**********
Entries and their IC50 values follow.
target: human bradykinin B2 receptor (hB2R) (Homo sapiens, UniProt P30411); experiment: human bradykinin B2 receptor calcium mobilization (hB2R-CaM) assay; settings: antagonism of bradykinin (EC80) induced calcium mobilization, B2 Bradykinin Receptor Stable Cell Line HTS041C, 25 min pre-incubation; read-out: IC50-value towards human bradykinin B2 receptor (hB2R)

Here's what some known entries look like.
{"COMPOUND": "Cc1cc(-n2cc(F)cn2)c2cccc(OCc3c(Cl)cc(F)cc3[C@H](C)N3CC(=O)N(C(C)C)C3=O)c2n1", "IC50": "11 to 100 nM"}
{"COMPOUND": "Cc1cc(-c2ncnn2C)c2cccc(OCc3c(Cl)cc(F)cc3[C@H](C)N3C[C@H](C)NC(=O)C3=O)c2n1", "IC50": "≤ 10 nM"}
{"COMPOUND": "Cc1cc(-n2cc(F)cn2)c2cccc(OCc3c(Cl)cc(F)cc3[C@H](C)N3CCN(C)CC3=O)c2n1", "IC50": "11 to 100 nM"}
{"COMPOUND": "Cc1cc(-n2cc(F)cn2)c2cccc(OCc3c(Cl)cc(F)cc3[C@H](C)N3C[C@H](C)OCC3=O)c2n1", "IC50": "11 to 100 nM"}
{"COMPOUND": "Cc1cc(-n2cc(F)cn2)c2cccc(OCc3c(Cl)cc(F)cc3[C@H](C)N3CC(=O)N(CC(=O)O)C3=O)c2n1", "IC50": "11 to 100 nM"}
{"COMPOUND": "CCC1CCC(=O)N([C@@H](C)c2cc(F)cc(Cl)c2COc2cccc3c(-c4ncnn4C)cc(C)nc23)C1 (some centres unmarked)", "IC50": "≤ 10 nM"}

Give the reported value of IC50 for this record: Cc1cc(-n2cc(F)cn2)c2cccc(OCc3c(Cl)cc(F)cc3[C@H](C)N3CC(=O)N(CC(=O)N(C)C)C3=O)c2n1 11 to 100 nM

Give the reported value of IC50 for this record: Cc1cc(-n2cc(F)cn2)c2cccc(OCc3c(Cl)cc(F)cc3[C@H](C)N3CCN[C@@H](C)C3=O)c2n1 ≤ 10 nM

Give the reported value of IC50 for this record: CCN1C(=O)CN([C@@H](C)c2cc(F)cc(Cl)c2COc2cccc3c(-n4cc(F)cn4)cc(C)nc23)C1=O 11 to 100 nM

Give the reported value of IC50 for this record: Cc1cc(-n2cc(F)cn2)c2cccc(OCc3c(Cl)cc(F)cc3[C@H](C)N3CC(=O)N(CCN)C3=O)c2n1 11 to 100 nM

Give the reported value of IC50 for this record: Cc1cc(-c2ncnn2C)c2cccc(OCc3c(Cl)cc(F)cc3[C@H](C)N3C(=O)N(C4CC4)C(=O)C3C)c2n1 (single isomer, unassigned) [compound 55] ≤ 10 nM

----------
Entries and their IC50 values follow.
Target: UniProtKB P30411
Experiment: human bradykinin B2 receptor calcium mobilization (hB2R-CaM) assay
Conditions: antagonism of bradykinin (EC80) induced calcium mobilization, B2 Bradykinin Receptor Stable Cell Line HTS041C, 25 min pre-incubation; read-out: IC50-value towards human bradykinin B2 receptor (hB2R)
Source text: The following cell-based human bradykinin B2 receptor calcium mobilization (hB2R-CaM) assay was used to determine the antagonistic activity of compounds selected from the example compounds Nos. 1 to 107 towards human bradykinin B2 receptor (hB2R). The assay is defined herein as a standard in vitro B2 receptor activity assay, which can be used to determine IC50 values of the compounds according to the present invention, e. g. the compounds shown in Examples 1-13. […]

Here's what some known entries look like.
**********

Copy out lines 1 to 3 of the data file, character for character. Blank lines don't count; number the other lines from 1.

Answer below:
Entries and their IC50 values follow.
target: human bradykinin B2 receptor (hB2R) (Homo sapiens, UniProt P30411); experiment: human bradykinin B2 receptor calcium mobilization (hB2R-CaM) assay; settings: antagonism of bradykinin (EC80) induced calcium mobilization, B2 Bradykinin Receptor Stable Cell Line HTS041C, 25 min pre-incubation; read-out: IC50-value towards human bradykinin B2 receptor (hB2R)

Here's what some known entries look like.